1 JUL 96
From: Commander, Naval Facilities Engineering Command (Code 15C)
Subj: OCCUPANT SENSORS, INTERIM TECHNICAL GUIDANCE (ITG)
(a) OPNAVINST 4100.5D, Energy Management
(b) NAVFAC Guide Specification NFGS-16510, Interior Lighting
Encl: (1) NAVFAC Energy Criteria Team Application Guide for Occupant Sensors, dtd
1 Jul 96
1. Purpose. To provide best available current interim technical guidance concerning the use of
occupant sensors for control of lighting systems within buildings. Although these devices have
been in use to turn lights on and off for a number of years, many reports of improper installation
and misapplication have been received. The occupant sensor application guide in enclosure (1)
will assist lighting system designers in selecting the correct sensor technology and the correct
sensor location to assure a successful, energy efficient installation. Please note that these same
devices have also been used to control heating, ventilation, and air conditioning (HVAC) systems;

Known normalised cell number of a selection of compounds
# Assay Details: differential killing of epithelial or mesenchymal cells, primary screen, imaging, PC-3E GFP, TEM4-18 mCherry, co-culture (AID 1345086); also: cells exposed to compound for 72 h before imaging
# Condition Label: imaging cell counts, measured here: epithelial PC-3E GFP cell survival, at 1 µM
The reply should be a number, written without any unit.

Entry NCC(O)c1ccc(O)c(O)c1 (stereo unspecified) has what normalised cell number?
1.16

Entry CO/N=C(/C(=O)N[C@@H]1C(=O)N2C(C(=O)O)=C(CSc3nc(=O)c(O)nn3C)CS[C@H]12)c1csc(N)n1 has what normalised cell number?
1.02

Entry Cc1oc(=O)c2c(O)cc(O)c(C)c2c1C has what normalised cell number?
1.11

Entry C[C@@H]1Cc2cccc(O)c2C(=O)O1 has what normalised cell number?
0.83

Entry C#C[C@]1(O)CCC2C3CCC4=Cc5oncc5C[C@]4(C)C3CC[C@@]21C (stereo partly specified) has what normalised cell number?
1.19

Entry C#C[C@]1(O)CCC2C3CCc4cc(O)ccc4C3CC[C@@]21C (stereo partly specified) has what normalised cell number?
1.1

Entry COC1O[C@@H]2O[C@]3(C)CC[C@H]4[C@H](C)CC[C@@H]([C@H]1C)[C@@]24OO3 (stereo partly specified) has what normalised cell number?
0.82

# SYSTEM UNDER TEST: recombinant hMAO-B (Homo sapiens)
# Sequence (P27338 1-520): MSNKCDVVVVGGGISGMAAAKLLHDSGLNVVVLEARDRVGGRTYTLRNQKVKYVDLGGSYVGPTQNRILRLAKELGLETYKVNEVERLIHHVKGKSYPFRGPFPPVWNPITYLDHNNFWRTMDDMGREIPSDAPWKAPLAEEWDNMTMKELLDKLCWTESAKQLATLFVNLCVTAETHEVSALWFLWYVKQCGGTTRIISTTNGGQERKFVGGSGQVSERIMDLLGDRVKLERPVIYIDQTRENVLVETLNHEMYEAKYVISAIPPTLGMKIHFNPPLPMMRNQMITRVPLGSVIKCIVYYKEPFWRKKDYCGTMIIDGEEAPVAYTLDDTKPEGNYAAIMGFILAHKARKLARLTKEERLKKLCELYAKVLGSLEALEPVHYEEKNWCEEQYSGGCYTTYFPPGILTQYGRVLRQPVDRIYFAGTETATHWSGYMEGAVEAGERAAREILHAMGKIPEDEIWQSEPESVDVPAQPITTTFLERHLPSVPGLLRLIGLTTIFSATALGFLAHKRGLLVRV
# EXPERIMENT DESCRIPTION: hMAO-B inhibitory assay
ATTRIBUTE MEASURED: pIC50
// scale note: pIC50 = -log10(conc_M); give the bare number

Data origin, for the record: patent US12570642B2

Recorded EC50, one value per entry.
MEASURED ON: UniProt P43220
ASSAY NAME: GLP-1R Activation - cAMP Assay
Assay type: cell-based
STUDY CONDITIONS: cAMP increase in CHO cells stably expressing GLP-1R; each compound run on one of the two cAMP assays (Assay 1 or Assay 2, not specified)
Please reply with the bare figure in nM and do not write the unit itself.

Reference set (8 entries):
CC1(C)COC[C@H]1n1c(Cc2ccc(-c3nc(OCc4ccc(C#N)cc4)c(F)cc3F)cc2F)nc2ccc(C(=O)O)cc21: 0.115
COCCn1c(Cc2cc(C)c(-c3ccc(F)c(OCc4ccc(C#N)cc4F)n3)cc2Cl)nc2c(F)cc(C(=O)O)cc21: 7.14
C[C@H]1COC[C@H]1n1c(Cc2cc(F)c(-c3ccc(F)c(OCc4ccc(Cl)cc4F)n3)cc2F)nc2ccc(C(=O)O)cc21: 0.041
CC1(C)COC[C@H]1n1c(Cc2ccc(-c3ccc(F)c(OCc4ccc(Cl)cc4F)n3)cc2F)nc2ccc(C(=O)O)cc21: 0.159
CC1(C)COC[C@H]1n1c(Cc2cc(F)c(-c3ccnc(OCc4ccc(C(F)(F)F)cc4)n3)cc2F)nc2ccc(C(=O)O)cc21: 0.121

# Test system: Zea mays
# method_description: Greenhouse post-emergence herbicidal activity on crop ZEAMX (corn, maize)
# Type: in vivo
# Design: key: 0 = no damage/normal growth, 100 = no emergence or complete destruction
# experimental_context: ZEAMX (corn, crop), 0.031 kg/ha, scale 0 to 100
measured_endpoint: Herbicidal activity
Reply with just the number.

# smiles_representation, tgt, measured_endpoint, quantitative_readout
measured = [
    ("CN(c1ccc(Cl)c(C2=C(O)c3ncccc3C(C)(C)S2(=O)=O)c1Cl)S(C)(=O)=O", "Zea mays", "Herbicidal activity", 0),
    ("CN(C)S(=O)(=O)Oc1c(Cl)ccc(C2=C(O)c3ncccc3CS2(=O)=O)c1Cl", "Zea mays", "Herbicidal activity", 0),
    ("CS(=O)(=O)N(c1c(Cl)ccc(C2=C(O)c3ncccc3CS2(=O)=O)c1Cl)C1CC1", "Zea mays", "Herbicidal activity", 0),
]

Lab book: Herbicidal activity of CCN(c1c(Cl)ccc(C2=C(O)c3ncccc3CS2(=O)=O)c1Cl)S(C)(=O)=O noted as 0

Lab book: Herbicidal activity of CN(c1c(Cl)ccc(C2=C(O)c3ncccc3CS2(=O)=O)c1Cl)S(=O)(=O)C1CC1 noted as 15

however, this application guide will not specifically address control of HVAC systems.
2. Background. Reference (a) requires energy efficiency be taken into account in the design and
acquisition of new facilities and that energy-efficient improvements be included in repair projects.
Reference (a) also requires reducing energy consumption by 30 percent in existing buildings and a
10 percent reduction of energy usage in new buildings compared to those designed in FY 85.
Many lighting retrofit projects have been done at Navy facilities and many more are planned. The
new lighting systems have become very efficient, particularly the combination of electronic
ballasts and T-8 fluorescent lamps. Until new lamps and ballasts are developed, the only way to
achieve greater energy reduction is to turn lights off when the rooms or areas are unoccupied.
Devices used to detect the presence of personnel are called occupant (or occupancy) sensors.
These sensors and the high-efficiency lighting systems described above are specified in reference
(b). Occupant sensors have been used in Defense Department projects, as well as in commercial
buildings, for many years, but not without some problems. The problems related to occupant
a. incorrect sensor technology for the application,
b. improper location for effective personnel detection, and
c. failure to set turn-off time to appropriate value.